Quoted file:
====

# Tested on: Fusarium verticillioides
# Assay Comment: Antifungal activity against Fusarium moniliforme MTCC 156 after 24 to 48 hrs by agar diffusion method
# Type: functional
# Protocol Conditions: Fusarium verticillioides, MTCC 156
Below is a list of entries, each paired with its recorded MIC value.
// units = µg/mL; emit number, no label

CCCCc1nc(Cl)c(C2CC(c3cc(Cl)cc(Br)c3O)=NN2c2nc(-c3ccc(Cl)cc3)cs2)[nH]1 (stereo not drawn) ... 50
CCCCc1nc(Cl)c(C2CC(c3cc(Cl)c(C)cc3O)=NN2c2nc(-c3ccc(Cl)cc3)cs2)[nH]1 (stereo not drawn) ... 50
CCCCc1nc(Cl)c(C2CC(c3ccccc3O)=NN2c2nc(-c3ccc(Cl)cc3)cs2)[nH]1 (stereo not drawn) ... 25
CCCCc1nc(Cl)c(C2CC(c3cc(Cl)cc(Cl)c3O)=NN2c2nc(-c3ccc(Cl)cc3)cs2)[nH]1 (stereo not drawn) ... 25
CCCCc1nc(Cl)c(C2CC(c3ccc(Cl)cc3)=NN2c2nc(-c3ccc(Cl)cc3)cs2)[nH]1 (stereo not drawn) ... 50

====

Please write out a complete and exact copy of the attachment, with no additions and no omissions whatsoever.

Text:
# Tested on: Fusarium verticillioides
# Assay Comment: Antifungal activity against Fusarium moniliforme MTCC 156 after 24 to 48 hrs by agar diffusion method
# Type: functional
# Protocol Conditions: Fusarium verticillioides, MTCC 156
Below is a list of entries, each paired with its recorded MIC value.
// units = µg/mL; emit number, no label

CCCCc1nc(Cl)c(C2CC(c3cc(Cl)cc(Br)c3O)=NN2c2nc(-c3ccc(Cl)cc3)cs2)[nH]1 (stereo not drawn) ... 50
CCCCc1nc(Cl)c(C2CC(c3cc(Cl)c(C)cc3O)=NN2c2nc(-c3ccc(Cl)cc3)cs2)[nH]1 (stereo not drawn) ... 50
CCCCc1nc(Cl)c(C2CC(c3ccccc3O)=NN2c2nc(-c3ccc(Cl)cc3)cs2)[nH]1 (stereo not drawn) ... 25
CCCCc1nc(Cl)c(C2CC(c3cc(Cl)cc(Cl)c3O)=NN2c2nc(-c3ccc(Cl)cc3)cs2)[nH]1 (stereo not drawn) ... 25
CCCCc1nc(Cl)c(C2CC(c3ccc(Cl)cc3)=NN2c2nc(-c3ccc(Cl)cc3)cs2)[nH]1 (stereo not drawn) ... 50